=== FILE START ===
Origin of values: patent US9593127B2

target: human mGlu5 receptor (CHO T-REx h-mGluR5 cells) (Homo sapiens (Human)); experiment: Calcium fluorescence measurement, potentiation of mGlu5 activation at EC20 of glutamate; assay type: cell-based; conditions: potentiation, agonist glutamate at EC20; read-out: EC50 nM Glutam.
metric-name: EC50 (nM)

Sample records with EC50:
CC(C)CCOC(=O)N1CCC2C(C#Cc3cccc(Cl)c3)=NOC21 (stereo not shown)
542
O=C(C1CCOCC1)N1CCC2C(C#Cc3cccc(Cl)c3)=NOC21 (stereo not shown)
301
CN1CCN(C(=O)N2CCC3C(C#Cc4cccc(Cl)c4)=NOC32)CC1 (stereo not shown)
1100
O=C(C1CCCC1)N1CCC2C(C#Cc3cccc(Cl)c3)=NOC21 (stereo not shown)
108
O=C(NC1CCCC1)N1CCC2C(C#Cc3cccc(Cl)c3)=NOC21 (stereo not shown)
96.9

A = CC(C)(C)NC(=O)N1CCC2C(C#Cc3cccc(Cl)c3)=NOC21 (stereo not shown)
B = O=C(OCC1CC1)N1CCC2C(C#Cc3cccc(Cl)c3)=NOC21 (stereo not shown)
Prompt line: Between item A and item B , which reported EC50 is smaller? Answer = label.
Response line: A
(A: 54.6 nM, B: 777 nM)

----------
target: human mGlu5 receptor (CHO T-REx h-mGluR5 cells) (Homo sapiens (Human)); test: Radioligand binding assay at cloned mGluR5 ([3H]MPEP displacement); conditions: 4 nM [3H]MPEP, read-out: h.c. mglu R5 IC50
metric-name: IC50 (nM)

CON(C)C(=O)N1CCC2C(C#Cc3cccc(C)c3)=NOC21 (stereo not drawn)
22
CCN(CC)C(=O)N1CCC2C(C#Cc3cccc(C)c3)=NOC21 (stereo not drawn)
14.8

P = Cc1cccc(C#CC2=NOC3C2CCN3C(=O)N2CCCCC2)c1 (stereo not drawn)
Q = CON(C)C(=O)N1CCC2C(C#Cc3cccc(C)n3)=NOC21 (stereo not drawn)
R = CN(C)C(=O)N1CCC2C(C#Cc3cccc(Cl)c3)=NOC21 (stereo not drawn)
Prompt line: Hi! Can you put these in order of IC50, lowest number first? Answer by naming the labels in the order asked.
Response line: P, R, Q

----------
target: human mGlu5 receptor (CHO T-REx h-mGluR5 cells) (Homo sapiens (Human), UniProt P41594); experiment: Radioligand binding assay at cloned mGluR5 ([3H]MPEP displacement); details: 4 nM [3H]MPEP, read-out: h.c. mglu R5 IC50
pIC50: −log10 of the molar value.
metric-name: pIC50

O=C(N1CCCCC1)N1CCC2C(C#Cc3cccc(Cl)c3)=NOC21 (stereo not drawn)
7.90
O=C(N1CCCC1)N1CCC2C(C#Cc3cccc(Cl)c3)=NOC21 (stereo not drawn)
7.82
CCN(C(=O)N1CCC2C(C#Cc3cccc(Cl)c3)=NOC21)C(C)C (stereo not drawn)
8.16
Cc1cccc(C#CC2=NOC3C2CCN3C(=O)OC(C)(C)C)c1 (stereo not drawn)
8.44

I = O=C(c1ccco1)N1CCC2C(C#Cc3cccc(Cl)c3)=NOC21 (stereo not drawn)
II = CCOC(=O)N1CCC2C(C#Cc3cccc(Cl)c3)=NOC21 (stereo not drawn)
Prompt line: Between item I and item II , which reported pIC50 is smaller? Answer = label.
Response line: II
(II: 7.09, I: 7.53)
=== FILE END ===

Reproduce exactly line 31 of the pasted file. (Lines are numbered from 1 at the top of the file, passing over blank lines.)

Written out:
Response line: P, R, Q